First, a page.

Peter Nowak may have stepped down as Union team manager on Wednesday, but only after being pushed.
Nick Sakiewicz, the team's CEO and operating partner and a former player who lives, sleeps, and breathes soccer 24 hours a day, used one of those hours to give Nowak the boot.
And now the clock is ticking on Sakiewicz and former assistant coach and new interim team manager John Hackworth as they try to apply CPR to this disappointing 2-7-2 season.
Sakiewicz said the change (he won't use the word dismissal, let alone firing) was done due to philosophical differences and had nothing to do with the team's performance on the field.
Still, one has to feel that if the Union were 7-2-2, Nowak's antics may have been tolerated a bit longer.
Nowak is a complex person, who can be alternately charming, irascible, passionate, combustible, enlightening and often rambling.
People knew where they stood with him - which was usually on wobbly legs.
Patience, apparently, wasn't a virtue of Nowak's. Of the 11 players who started in last year's 1-0 loss at Houston in the final of the two-game series, five are no longer here.
In Nowak's mind, nobody was bigger than the team, and so he traded arguably the Union's three most popular players - Sebastien Le Toux, Danny Califf and Danny Mwanga.
And, apparently, his incessant wheeling and dealing made management a little dizzy. The constant roster moves appeared to be among the major philosophical differences.
"Ultimately, Peter was responsible for the players who were brought in and moved," Sakiewicz said. "That is the way I run this club."
Nowak was unavailable for comment. In a text message to Daily News beat writer Kerith Gabriel, he denied a report that he applied to coach the Scottish Premier League side Heart of Midlothian.
Sakiewicz said he did discuss this report with Nowak. Despite Nowak's denial, a soccer source said on Wednesday that he did indeed apply for the job.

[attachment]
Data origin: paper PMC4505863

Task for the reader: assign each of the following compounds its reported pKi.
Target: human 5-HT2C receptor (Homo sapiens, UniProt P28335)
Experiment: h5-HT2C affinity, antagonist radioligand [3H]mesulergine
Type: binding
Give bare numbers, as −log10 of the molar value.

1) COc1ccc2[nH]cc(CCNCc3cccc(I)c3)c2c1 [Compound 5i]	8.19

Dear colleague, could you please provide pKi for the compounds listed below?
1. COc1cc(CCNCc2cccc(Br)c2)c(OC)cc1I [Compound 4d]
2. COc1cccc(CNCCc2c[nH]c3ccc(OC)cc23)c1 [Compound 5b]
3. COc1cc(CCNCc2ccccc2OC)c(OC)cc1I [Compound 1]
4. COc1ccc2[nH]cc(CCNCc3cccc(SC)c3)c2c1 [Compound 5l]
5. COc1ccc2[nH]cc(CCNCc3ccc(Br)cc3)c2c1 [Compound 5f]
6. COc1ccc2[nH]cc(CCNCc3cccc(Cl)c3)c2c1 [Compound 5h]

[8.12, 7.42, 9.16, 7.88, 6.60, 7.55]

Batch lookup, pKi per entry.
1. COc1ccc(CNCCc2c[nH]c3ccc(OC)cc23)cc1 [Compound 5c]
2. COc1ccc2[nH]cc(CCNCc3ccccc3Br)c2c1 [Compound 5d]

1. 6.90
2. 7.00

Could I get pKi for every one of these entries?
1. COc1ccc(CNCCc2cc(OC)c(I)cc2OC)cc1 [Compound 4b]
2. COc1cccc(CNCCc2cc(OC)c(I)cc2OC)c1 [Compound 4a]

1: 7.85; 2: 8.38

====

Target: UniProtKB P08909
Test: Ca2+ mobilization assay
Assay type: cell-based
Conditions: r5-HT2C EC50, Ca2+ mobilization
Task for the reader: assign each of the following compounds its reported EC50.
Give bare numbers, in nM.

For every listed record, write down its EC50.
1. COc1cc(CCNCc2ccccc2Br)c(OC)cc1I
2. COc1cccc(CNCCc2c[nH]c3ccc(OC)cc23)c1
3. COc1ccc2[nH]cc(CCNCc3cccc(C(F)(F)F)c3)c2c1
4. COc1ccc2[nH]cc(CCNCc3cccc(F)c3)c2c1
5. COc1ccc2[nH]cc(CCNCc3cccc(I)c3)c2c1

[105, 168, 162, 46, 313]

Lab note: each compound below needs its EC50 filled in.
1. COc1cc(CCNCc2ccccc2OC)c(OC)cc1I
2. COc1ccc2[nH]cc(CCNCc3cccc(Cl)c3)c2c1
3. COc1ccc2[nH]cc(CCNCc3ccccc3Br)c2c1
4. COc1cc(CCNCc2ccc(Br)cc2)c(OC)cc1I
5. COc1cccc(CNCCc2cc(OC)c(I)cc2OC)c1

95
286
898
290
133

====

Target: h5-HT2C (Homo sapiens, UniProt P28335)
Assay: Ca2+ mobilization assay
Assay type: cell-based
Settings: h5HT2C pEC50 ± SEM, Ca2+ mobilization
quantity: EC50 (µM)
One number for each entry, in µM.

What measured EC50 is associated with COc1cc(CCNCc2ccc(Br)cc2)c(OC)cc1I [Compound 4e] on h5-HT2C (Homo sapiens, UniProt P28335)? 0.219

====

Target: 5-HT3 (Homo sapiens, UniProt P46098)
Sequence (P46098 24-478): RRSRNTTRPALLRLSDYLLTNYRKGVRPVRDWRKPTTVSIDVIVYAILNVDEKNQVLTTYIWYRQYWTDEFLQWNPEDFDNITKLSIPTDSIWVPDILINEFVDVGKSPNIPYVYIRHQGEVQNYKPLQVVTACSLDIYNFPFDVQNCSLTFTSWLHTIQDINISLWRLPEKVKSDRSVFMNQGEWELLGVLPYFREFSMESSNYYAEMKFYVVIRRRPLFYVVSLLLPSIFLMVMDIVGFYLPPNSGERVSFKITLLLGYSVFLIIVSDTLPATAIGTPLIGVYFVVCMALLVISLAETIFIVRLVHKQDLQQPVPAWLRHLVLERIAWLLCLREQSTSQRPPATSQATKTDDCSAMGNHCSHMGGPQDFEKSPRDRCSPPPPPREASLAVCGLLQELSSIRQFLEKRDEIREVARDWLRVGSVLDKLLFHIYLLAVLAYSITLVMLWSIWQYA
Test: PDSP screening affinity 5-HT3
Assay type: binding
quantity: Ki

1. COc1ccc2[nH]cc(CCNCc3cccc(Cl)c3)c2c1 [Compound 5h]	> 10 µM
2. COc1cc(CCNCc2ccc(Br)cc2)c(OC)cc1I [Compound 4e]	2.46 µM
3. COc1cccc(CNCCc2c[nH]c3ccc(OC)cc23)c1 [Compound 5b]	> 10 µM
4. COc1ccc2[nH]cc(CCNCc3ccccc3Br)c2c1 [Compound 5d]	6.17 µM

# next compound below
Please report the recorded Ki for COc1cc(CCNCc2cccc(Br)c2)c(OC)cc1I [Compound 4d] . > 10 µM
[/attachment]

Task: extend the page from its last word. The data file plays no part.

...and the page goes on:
With somebody as complex as Nowak, nobody could get a total read on him. He kept everybody guessing.
Now the guessing is over, except over Nowak's next soccer destination.
The Union are a franchise that is selling out 18,500-seat PPL Park in Chester for almost every game. Now in their third year, the Union debuted when the economy wasn't very good (not that it has improved much) and has still prospered.
Sakiewicz and Hackworth say this year's team is better than last year's group that went 11-8-15 and earned the franchise's first playoff berth.
"Not even close," Sakiewicz said.
He says one must go past the final score to judge a team.
"All in all, we have performed very well on the [field]," he said.
What field is he looking at?
Sakiewicz says that, in soccer, the best team doesn't always win. He feels the Union have dominated many games this year, but for some reason - a fluke goal, a referee's call - the team fell short.
It's true that the Union have enjoyed the territorial edge in most of their games, but when the season ends, the standings aren't graded on a curve.
So if the Union want to extend their season again - and there is still plenty of time left - they may want to reverse their total of eight goals scored and 14 allowed.
Contact Marc Narducci at 856,779-3225, firstname.lastname@example.org or follow @sjnard on Twitter.